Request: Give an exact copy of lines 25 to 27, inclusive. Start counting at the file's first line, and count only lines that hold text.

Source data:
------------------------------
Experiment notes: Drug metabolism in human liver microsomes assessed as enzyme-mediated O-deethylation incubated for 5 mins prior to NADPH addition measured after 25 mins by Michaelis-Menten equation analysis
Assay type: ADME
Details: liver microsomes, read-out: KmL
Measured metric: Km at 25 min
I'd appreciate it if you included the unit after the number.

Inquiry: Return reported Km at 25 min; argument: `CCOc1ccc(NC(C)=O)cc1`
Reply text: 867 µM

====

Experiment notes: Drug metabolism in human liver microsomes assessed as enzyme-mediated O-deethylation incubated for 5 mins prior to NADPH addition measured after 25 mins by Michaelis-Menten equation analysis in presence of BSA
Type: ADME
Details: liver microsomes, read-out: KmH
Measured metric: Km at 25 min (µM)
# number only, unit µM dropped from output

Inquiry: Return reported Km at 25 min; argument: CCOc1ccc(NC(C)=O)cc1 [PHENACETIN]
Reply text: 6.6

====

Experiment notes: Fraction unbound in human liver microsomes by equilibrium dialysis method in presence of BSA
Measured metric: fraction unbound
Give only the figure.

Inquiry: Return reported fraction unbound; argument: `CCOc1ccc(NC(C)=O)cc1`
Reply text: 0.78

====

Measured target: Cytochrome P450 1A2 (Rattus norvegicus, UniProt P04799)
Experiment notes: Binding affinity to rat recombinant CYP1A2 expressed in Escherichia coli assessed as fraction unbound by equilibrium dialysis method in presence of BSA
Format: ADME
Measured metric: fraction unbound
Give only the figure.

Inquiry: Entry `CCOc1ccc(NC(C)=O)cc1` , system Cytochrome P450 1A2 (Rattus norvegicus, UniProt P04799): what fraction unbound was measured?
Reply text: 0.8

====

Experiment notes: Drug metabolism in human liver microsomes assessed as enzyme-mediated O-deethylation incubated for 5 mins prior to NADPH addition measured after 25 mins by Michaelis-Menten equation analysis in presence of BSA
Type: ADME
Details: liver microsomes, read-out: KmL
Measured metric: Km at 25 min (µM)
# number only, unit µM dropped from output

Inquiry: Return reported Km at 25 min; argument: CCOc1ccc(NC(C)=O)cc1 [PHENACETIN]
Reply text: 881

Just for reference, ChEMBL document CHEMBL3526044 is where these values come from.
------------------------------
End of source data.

Format: ADME
Measured metric: fraction unbound
Give only the figure.